Building words with prefixes


We can change the meaning of a word by putting a little word called a prefix in front of the word.

Press the player above and listen to the podcast of this page and/or watch the video below and/or read on (or all!).

A lot of prefixes change the meaning of the word to the opposite meaning.

happy – unhappy,
legal – illegal,

like – dislike ,
patient – impatient, 
correct – incorrect.

Usually when you add a prefix you don’t change the root word.

multi + national = multinational
in + complete = incomplete

*notice the double letters in the following words. We just add the prefix to the root word *
dis + satisfied  = dissatisfied
mis + spell = misspell
un+ necessary = unnecessary
im + mature = immature
ir + responsible = irresponsible

There are hundreds of prefixes, some of the most popular are:

in-, ir-, il-, im-, un-, dis-, pre-, ex-, anti-, uni-, bi-

Recognising and understanding prefixes will help your spelling and reading.

There are some rules which help us to know which prefix to add to which word but like all rules there are exceptions.

* use il- before words starting with l    legible – illegible, illuminate, illegal, illegible
(But – unlawful, unlearn, unless…)

*use ir- before words starting with r     relevant – irrelevant, irresistible, irresponsible, irreconcilable, irregular, irradiate (But – unreal, unrated)

*use im- before words stating with m,  p  and  mature – immature, immigrant, immortal, immoral, immaterial, immaculate,    perfect – imperfect, impossible, impair, improper, impartial    balance – imbalance (But we have unpack, unpick, unpaid… unmarked, unmarried, unmask)


Common prefixes with their meanings ( some mean different things with different words).

The four most common prefixes are un-, re-, in-,  dis
These make up 58% of all prefixes in English.

un, in, il, im, ir, dis, non – these make nouns, verbs, adjectives negative, not, opposite.
unfair, untidy, unable, uncover, unkind, unequal, uneven, unusual
incomplete, informal, incorrect, indecent, insecure, indirect, inaccurate, inefficient, incompetent
illegal, illegitimate, illogical, illiterate, illegible, illustrious, illuminate
immature, impatient
irregular, irrelevant, irreplaceable, irresistible, irresponsible, irrational, irreconcilable, irreparable
dishonest, dislike, disagree, disappear, disgrace, disloyal, disobey, distrust, disadvantage, dissatisfied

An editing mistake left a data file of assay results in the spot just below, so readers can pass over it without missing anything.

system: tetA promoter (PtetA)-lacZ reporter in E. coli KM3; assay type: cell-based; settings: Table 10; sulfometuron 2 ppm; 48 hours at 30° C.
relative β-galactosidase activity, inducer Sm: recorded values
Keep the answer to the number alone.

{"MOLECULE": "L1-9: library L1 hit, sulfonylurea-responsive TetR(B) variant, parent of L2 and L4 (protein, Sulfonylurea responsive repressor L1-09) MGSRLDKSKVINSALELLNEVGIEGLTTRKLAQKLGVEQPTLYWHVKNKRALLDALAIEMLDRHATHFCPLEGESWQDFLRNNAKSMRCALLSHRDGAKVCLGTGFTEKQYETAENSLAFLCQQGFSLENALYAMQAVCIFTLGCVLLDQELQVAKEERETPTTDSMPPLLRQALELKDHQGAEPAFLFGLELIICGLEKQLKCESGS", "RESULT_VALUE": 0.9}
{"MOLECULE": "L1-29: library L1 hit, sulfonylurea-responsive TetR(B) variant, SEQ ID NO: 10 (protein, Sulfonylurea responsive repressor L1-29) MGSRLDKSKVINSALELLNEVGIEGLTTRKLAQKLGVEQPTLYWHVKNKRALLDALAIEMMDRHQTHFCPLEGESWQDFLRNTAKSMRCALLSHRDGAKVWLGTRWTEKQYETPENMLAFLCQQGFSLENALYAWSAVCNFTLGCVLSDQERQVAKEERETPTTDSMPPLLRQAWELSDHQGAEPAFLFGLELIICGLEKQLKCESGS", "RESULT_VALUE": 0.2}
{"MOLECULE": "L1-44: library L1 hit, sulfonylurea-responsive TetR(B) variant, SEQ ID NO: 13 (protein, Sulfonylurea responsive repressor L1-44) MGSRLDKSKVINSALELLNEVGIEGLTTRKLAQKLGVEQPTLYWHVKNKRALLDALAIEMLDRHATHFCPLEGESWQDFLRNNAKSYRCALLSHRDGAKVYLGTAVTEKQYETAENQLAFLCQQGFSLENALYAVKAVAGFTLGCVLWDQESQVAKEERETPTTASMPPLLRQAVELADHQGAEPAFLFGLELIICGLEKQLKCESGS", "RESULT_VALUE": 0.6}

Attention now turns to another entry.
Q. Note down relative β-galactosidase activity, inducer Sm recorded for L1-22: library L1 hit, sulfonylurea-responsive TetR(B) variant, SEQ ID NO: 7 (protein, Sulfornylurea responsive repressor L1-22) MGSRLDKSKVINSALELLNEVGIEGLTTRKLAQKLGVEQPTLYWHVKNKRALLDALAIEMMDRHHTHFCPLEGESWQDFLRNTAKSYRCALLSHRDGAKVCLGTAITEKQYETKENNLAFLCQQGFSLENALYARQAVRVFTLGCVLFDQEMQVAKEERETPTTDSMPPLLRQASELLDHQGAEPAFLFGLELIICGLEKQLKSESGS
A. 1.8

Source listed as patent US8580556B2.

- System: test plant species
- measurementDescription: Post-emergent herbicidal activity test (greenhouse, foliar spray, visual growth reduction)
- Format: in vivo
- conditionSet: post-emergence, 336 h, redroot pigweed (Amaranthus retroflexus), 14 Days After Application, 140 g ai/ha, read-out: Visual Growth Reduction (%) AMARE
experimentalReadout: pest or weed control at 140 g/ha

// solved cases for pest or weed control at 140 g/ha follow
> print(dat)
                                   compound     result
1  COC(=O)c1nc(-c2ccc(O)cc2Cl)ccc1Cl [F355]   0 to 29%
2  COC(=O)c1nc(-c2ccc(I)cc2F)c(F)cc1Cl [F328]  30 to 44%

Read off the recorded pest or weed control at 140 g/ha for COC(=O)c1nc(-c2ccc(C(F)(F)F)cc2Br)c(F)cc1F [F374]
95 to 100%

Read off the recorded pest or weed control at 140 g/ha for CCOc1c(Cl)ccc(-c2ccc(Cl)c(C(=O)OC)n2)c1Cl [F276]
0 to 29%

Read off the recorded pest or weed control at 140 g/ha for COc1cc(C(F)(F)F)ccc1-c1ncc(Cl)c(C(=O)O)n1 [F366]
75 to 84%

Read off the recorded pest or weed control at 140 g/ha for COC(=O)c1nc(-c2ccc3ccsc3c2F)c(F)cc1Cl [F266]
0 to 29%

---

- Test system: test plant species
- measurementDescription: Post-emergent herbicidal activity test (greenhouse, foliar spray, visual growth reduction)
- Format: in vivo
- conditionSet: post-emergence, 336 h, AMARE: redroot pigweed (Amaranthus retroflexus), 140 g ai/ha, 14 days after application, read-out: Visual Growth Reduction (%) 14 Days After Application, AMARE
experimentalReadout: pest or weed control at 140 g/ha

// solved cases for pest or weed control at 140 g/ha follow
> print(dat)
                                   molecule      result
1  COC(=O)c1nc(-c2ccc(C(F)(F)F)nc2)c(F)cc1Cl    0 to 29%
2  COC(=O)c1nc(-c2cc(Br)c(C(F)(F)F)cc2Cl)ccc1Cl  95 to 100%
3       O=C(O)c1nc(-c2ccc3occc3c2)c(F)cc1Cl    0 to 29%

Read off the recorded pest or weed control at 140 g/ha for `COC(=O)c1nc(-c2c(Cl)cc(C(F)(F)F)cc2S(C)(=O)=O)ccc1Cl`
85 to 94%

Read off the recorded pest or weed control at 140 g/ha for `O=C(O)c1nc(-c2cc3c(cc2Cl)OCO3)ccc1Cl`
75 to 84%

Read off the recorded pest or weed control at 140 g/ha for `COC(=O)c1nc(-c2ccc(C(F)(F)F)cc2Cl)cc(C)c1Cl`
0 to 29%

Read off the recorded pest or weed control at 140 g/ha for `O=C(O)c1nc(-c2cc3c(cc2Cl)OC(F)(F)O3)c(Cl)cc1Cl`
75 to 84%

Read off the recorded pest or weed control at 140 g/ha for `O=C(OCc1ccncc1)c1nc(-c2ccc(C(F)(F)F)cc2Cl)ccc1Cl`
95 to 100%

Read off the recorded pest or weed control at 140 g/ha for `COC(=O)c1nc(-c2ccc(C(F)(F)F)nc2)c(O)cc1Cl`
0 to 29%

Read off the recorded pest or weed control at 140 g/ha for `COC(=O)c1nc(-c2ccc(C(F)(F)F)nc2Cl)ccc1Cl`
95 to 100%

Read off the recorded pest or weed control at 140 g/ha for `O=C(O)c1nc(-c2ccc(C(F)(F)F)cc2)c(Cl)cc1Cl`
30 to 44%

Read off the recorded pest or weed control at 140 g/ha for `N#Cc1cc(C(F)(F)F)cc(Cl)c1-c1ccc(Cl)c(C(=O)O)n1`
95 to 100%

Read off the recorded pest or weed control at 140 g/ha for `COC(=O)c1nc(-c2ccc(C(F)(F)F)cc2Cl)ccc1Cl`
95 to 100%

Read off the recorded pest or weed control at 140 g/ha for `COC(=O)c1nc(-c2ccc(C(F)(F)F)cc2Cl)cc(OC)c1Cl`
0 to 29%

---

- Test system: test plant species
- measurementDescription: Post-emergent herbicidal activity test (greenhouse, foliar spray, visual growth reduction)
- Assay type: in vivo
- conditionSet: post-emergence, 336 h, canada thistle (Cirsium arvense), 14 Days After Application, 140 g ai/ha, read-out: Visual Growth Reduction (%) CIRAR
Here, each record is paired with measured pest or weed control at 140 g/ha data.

non-smoker, non-toxic

de, dis, un, re these indicate reversal of verb’s actions – reverse, back, again
defrost, debug, decrease, deport, degrade, delete, detached
disconnect, disinterested, disarm, disable
unwrap, undo, untie, unplug, undress, unpack
return, retell, regain, repaint, retry, redo, replay, reuse, regain, reword, rebuild, remodel…

over, under, sub, mis to indicate something is wrong or bad, under, lowly
oversleep, overpopulated ( = too much, excessive)
undervalued, undercooked (= not enough)
substandard, subspecies (= not enough, lowly)
misunderstand, miscalculate, misspell, mistreat, misuse, misbehave, mistake (= bad)

hyper, mega, super, ultra, micro, mini – to indicate size very big, very small, too much
hypermarket, hyperactive
megastore, megabyte
supermarket, supermodel
ultrasound, ultra-modern
microwave, microchip
miniskirt, minibus

mono, uni, bi, tri, multi, semi – to indicate number, frequency, shape
monorail, monologue, monologue, monopoly = (one)
universal, unisex, unicycle, unison, unique, universe = (one, same)
bilingual, bicycle, bifocals, biweekly, biannual = (two)
triangle, tripod, tricycle, trilogy, triple, trio, triplets = (three)
multinational, multicoloured/multicolored (AmE), multicultural, multivitamin, multiplex, multimedia, multipurpose, multi-storey/multistorey (see hyphens (-) below) = (many)
semicircle, semicolon, semiconscious, semifinal (or semi-final)= (half)

hyphens (-)
e-book or ebook, e-mail or email, multi-storey or multistorey, anticlockwise or anti-clockwise?

All these spellings are correct. Some dictionaries have just the hyphen spelling, some say both spellings are OK.

Hyphens come and go. When it’s a new word it usually starts with a hyphen so as not to confuse people then soon the hyphen is dropped (e-mail now email) – this has been going on for centuries!

  • British English uses hyphens more than American English
  • you must use an hyphen when the prefix comes before a capital letter, anti-British, pro-European, because a capital letter can’t appear inside a word proEuropean.
  • single letter prefixes – e-commerce, e-book, e-mail but this changes with time. Now we have email, ebook.
  • sometimes if there are two vowels together and causes confusion – co-operate, re-align.
  • if a word looks the same as another – re-cover (cover something again) not recover from an illness.
Now try this exercise


Add a prefix to the word to make the opposite meaning.

(Type in the whole word)

Now try these exercises

Go to Word Building with suffixes – part 1